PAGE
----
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NFL To Allow Casino Partnerships And Stadium Sports Betting Lounges In 2020

Lounges Will Only Be Permitted In Stadiums In States With Legal Sports Betting

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For quite some time, the National Football League was the most anti-gambling league of the country’s four major sports. With its most recent announcement, however, it appears the league has finished its gradual 180 degree flip on the issue.

For the upcoming 2020 season, the league will allow its teams to sign partnerships with casinos and sportsbooks. It will also allow its franchises to build sports betting lounges inside their stadiums, according to a report from Yahoo Finance.

This is in stark contrast to events even as recently as 2015 when the league shut down a fantasy football convention in Las Vegas that was headlined by then Cowboys quarterback Tony Romo just because it hinted at the idea of gambling.

With the possible partnerships, the casino and sportsbook sponsors will be allowed to use official team logos and names in their advertising campaigns. These partnerships have been forming for a while now and are just now being given the green light by the league.

Towards the end of 2018, the Seattle Seahawks formed a partnership with a local tribal casino. Before that, the Dallas Cowboys partnered with WinStar World Casino, Caesars partnered with the eventual Las Vegas Raiders, the New York Jets partnered with MGM and 888 Casino and the Ravens partnered with the nearby Horseshoe Baltimore. In a more recent partnership, the Philadelphia Eagles announced a deal with Harrah’s Philadelphia at the end of 2019.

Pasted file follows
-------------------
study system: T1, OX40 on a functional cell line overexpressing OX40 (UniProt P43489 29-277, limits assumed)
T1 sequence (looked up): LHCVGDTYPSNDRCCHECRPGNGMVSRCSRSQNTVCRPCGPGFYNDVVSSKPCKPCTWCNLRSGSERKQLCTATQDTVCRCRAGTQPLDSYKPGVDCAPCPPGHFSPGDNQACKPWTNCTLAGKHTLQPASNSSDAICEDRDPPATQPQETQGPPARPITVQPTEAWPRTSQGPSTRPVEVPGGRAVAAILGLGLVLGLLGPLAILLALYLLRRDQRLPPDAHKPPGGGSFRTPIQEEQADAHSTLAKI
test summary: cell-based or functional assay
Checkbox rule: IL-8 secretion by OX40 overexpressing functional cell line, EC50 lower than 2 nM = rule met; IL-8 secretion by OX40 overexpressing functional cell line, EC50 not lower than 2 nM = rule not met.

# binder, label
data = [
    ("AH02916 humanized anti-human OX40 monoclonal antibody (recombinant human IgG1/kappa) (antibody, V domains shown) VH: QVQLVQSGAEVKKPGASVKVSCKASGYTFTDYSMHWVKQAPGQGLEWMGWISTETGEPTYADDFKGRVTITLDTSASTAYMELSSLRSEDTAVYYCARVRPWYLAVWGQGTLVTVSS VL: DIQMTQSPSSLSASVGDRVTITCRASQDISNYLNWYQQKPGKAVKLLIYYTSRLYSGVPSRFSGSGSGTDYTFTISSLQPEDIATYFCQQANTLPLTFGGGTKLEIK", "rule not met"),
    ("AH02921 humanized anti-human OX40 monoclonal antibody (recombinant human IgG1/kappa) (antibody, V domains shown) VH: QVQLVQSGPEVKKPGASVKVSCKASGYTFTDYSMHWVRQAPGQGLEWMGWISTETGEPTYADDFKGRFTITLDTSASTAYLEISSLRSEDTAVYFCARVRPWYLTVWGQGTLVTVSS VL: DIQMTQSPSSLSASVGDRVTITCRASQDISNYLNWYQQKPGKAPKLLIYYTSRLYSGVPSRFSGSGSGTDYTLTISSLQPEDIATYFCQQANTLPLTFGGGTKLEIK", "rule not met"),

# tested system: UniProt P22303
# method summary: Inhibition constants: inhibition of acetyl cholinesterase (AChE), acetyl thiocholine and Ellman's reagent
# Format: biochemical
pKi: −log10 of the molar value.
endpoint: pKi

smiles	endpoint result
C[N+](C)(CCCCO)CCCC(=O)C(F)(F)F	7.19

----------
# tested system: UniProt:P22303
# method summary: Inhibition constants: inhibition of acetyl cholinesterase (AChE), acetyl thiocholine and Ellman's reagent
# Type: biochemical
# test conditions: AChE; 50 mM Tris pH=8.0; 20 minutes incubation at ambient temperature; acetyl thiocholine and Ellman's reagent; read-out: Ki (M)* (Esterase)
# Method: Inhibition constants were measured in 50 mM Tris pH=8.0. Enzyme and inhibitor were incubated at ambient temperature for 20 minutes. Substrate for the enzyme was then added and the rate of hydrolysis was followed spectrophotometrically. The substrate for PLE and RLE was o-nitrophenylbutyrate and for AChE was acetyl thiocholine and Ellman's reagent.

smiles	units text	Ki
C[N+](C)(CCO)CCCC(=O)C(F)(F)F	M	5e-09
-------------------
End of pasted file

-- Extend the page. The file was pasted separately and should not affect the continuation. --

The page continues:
The physical lounges that will be built in the casino will be convenience and comfort for probable gamblers, but will not accept bets. It will display odds of assorted bets, but will only allow people to place wagers on their mobile device.

Those lounges will only be allowed to be built in stadiums where the state has already legalized sports betting. The Falcons, along with the other major sports franchises in the state, have actively lobbied in support of the sports betting bill making its way through the state legislature.

Chris Halpin, the NFL’s vice president of strategy and growth, told Yahoo that the league wanted the lounges to help accommodate where the market is going, while not inundating non-gambling fans.

“We didn’t want betting windows or kiosks or signups in the broader concourse where all fans are exposed to it, including underage fans but also fans who are not interested in betting and don’t want to be overwhelmed by it,” said Halpin. “Relative to our brand, having it within our lounges or on mobile is the right way to do it, and it’s also really where the market is going.”

At least from a philosophical perspective, the NFL is now more aligned with the three other leagues on the sports betting issue.

MLB Commissioner Rob Manfred called sports betting a “great source of fan engagement” almost a year ago, former NBA Commissioner David Stern called sports betting “good for business,” though noted that he believed college athletes were at risk of being corrupted, and NHL Commissioner Gary Bettman headlined a sports betting panel at the country’s biggest gaming convention last September.